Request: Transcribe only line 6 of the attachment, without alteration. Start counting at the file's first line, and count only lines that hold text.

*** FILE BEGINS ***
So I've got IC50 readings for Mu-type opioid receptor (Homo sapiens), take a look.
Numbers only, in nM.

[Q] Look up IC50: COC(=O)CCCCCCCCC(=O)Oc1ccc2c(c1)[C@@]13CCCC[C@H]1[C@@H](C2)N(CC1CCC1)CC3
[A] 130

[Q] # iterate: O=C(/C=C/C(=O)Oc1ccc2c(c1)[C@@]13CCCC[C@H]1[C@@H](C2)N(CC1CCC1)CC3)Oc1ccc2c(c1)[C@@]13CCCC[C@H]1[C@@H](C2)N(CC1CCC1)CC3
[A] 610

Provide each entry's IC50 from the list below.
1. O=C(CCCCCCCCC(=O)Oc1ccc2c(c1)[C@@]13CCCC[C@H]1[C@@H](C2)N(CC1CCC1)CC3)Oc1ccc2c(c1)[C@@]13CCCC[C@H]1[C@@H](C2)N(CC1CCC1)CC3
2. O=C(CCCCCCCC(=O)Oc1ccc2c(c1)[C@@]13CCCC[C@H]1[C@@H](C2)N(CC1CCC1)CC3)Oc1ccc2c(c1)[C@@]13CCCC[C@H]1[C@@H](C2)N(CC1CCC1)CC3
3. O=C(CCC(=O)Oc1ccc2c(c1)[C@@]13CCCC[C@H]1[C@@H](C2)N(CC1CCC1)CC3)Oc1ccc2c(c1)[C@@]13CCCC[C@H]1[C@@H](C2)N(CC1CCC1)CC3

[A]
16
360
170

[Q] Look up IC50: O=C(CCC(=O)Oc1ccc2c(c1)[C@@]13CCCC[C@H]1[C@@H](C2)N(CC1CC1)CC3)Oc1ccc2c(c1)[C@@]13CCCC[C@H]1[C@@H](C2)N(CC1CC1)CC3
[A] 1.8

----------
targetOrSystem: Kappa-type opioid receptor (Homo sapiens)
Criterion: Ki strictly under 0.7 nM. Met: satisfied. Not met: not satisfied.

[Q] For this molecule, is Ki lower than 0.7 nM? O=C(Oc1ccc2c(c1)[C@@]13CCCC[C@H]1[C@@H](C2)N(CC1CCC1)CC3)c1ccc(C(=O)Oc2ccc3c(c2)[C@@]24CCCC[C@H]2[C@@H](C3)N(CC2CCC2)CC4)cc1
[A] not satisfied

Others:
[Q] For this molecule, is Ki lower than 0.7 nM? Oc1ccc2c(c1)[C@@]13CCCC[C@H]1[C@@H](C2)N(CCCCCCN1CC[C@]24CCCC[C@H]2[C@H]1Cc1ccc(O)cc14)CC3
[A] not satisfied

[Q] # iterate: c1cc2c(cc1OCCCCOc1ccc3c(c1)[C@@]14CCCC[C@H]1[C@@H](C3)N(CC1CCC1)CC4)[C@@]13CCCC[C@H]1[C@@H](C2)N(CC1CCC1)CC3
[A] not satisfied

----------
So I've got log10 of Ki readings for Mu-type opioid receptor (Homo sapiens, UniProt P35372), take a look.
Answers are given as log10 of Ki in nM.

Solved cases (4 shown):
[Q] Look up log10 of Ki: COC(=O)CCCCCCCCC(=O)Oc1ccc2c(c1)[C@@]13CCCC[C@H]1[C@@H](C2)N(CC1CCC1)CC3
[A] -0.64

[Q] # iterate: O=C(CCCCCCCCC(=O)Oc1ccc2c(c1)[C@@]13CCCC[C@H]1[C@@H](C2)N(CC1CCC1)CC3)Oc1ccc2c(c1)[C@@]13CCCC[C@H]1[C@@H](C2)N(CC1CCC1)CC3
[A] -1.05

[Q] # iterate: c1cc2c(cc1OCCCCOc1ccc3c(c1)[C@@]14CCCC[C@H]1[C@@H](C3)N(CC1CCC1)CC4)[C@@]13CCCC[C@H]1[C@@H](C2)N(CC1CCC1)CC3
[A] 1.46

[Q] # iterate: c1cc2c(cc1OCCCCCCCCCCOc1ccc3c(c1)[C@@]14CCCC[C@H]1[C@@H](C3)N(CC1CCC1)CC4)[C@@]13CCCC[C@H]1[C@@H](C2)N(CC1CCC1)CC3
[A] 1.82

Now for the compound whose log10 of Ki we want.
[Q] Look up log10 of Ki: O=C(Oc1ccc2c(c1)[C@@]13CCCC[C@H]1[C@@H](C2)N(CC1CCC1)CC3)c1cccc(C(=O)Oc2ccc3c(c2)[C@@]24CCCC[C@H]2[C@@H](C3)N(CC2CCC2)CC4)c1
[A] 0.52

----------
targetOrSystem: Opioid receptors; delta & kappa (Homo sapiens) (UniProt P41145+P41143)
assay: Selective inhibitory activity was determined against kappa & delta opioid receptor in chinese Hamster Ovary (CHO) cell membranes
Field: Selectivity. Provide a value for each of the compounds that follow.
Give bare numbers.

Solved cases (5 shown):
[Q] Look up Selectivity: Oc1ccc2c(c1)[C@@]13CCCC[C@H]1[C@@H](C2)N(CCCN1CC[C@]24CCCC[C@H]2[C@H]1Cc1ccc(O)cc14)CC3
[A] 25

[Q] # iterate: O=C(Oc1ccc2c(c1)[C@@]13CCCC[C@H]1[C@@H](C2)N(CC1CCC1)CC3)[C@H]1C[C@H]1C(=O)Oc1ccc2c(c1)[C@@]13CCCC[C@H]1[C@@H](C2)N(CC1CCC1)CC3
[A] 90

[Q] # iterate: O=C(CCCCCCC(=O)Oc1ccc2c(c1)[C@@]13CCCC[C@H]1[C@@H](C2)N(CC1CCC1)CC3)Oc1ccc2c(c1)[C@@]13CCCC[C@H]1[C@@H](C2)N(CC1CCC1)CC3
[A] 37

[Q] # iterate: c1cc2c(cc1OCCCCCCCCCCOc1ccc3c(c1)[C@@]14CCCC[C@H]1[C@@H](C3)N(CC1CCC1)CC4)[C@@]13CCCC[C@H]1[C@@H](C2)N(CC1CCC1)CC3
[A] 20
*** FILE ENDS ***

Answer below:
[A] 610